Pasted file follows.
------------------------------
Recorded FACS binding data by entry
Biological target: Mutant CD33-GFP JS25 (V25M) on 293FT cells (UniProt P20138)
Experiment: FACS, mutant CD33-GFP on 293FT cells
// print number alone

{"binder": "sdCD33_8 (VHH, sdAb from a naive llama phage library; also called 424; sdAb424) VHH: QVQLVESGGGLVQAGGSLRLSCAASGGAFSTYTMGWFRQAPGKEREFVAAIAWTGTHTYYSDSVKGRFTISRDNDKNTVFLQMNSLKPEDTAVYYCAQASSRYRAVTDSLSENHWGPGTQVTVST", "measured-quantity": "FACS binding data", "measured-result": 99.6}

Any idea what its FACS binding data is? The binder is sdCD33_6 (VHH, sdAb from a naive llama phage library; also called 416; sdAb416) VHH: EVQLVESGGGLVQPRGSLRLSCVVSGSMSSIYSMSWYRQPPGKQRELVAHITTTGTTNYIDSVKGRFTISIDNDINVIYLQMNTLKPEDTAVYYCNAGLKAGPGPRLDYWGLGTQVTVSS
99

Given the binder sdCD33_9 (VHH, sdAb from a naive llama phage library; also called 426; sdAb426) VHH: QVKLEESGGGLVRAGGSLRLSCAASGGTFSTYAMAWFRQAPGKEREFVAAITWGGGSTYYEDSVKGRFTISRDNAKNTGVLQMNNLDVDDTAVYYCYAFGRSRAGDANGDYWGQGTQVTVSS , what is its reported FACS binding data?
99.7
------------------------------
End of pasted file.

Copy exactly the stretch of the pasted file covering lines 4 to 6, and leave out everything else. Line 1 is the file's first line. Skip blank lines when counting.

// print number alone

{"binder": "sdCD33_8 (VHH, sdAb from a naive llama phage library; also called 424; sdAb424) VHH: QVQLVESGGGLVQAGGSLRLSCAASGGAFSTYTMGWFRQAPGKEREFVAAIAWTGTHTYYSDSVKGRFTISRDNDKNTVFLQMNSLKPEDTAVYYCAQASSRYRAVTDSLSENHWGPGTQVTVST", "measured-quantity": "FACS binding data", "measured-result": 99.6}

Any idea what its FACS binding data is? The binder is sdCD33_6 (VHH, sdAb from a naive llama phage library; also called 416; sdAb416) VHH: EVQLVESGGGLVQPRGSLRLSCVVSGSMSSIYSMSWYRQPPGKQRELVAHITTTGTTNYIDSVKGRFTISIDNDINVIYLQMNTLKPEDTAVYYCNAGLKAGPGPRLDYWGLGTQVTVSS